Calling Robin Swann a poodle wasn't one of Sammy Wilson's best gags. The health minister's reply that he always considered himself "more of a Jack Russell" was a wise and witty response which made the DUP MP look silly.
Swann is no stranger to employing self-deprecating humour, but the fact that Wilson went after him in the first place shows a striking lack of political acumen. Levelling serious criticism at the health minister is one thing, but branding the man handling a pandemic that has killed over 1,000 people here as a breed of dog is incredibly ill-advised.
It shows no grasp of where the public mood is at. Robin Swann is the most popular minister in Stormont by a country mile. A LucidTalk poll last month found that 75% of people thought he was doing a good or great job - almost the same number that said Sammy's colleague Peter Weir was doing a bad or awful one.
That overwhelming endorsement of Swann is spread right across the spectrum - unionist and nationalist, Catholic and Protestant, male and female.
Picking a fight with him, in the most juvenile manner imaginable, is foolish. Not even the grassroots DUP people I spoke to in recent days were amused.
Regardless of Sammy's jibes, Swann is right to choose caution over recklessness in easing lockdown restrictions. We have sacrificed too much to squander the gains we've made against this virus.
The health minister is certainly not above criticism. His department's inadequacy in protecting the elderly in care homes in the early days of the pandemic was shameful.
This month, some residential homes still had unvaccinated old folk in their 80s and 90s who have fallen through the gaping holes in the system.
The health authorities have repeatedly failed to prioritise them - despite pledges to the contrary - and why that is so is beyond me.
Sammy also had a swipe at "the unaccountable chief medical officer". Just like the health minister, Dr Michael McBride is most certainly not above criticism or scrutiny.
But when you have travelled on planes and trains, while a killer virus is on the rampage, with your mask in your pocket or dangling from an ear, you are not really in a position to be arraigning others.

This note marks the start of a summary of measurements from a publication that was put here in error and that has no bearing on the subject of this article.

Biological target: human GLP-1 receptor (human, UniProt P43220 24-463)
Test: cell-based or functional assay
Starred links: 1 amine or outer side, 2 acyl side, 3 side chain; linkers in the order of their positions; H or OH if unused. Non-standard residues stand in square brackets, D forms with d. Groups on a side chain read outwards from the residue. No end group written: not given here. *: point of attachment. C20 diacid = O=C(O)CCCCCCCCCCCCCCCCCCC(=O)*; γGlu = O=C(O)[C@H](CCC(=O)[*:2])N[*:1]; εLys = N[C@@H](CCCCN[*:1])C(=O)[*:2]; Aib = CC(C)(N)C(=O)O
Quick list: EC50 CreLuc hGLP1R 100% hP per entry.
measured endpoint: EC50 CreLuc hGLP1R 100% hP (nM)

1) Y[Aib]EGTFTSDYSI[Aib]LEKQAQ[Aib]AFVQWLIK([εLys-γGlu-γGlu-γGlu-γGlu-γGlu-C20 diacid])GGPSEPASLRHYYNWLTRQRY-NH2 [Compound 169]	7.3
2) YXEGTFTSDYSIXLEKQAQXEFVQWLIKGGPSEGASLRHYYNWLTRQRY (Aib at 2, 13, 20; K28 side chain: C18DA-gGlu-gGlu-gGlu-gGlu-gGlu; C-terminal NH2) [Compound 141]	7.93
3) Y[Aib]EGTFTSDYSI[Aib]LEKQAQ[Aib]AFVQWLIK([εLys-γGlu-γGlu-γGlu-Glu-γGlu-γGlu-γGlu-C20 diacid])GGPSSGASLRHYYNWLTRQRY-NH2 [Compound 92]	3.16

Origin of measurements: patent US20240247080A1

The public deserves level-headed debate about how we defeat Covid and escape lockdown. It doesn't need cheap shots and petty put-downs.
Sammy has always prided himself on being a man of the people, in touch with the public mood. I just can't work out why he is now getting it so wrong and inflicting such massive political damage on himself and his party. It's a godsend for the DUP's rivals in East Antrim and elsewhere.
Arlene Foster hasn't taken action against her MP because her leadership is hanging by a thread. She said that his tweet was "certainly not language I would have used". She advised that, when tweeting, it sometimes might be better to type it out, and then press the delete button.
Such a weak admonishment is hardly going to restrain Sammy or any of Arlene's recalcitrant MPs.
Last year wasn't a great one for the DUP, but the first two months of 2021 have been even worse.
There's a school of thought that, come late spring, the party will start putting its house in order and pulling together as the de facto campaign for next year's Assembly election starts.
How much long-term damage has been done by recent disunity remains to be seen. Switching 'strong and stable' back on again will be no mean feat, but it's certainly not impossible for the party to recover.
In the meantime, the DUP would be best advised to scrap the stunts and act sensibly. Clowning around on Covid doesn't cut the mustard. The old jokes just aren't funny anymore.